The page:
- A review of the SEC’s July 31 risk alert targeting broker-dealers’ failure to meet anti-money laundering (AML) requirements.
- Failures range from insufficient independent testing, outdated ongoing training materials, improperly designed Customer Identification Programs, and AML programs that don’t properly account for the 2016 Customer Due Diligence Rule.
- Tips on how to ensure busy financial advisors understand the gravity of these risks and retain this critical information.
- Details on the cost of misconduct as federal regulators closely watch broker-dealers’ AML programs, showing why compliance is more important than ever.
Last month, the U.S. Securities and Exchange Commission (SEC) took a refreshed look at how broker-dealers are complying with anti-money laundering rules. What auditors discerned — as detailed in their July 31 risk alert — is a clear warning for brokerage firms to ensure their AML programs are adequate.
The agency’s Division of Examinations revealed multiple areas where some broker-dealers were failing to meet compliance measures, including not adequately verifying the identity of customers (commonly called KYC) nor devoting enough resources to AML compliance. The specific highlighted failures include:
- Independent testing that did not meet AML compliance requirements, including testing that wasn’t done in a timely manner, no evidence of such testing, ineffective tests, and unqualified testing personnel.
- Outdated ongoing training materials and an inability to demonstrate that ongoing training requirements were met.
- Customer Identification Programs appeared not to be properly designed. Proper design enables broker-dealers to form a reasonable belief that they know the true identities of customers.
- Broker-dealers had not updated their AML programs, new account forms, and procedures to account for the adoption of the 2016 Customer Due Diligence Rule.
A Grassroots Approach to Communication
There are steps leadership at broker-dealer firms should be taking to better comply with the robust set of federal rules and regulations.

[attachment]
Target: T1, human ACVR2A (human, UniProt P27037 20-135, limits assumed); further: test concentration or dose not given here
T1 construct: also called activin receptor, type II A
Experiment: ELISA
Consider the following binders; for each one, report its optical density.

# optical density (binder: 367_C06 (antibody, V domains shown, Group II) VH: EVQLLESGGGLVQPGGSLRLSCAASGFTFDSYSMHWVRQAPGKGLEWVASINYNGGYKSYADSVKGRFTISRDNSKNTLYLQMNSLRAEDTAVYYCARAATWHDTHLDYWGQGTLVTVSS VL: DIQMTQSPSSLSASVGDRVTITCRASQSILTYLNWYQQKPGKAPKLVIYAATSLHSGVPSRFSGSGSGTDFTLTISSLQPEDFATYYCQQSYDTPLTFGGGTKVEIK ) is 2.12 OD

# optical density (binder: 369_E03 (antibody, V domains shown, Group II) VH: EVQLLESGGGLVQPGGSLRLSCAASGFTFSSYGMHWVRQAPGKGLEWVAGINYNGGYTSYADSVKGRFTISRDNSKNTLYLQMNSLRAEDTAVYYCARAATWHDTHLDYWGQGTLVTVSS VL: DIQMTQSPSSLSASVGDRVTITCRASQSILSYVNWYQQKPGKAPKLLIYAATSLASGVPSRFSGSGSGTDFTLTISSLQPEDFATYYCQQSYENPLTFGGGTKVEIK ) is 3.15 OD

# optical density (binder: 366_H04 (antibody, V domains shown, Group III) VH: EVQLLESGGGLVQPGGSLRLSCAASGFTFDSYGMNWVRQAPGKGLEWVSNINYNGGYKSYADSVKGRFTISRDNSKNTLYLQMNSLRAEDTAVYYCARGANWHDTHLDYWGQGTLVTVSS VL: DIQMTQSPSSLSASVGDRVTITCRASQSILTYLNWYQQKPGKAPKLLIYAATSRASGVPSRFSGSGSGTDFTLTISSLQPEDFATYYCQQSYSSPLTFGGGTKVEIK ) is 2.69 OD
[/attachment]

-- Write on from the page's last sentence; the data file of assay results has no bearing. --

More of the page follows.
The first step: improve communication. Broker-dealer leadership should take a grassroots approach to educate their advisors and management about the rules.
Financial advisors are a broker-dealer’s profit centers. Their primary focus is to meet with clients to drive revenue. This can create tension when it comes to time spent on compliance training, where advisors feel pulled away from generating revenue by following required regulations.
Education and ongoing training are key, but it has to be approached the right way. Advisors might unintentionally disregard a message about compliance if it is included as part of a regular barrage of do's and don'ts emails.
Instead, these messages should be sent out in targeted, concentrated, and engaging forms so advisors can more easily digest and understand the topic.
When it is time for a larger training effort on specific compliance measures, consider partnering with outside experts who have helped train financial advisors. Such a plan can increase the gravity of the training for the employees and facilitate retention.
Ounce of Prevention Equals a Pound of Cure
Other steps include emphasizing the critical aspect of AML programs — to curtail the flow of illicit money to terrorist organizations, for example. The recent risk alert discussed compliance around suspicious activity monitoring and reporting. According to the SEC, any misconduct could threaten the safety of investor assets and the integrity of the financial markets.
Importantly, there is a real cost of noncompliance. Regulators have cited larger firms with AML violations up to $17 million. Government regulators, including the Financial Industry Regulatory Authority (FINRA) routinely promulgate new rules for broker-dealers. Maintaining robust and comprehensive compliance programs — even with dedicated in-house compliance counsel — is a daunting task. Regardless, the alternative is more daunting. Better to invest in upfront compliance than become subject to fines, or worse, from regulators.
With federal regulators closely watching broker-dealers' AML programs, it becomes all the more important to devote your time, energy, and resources to staying up to date and compliant.
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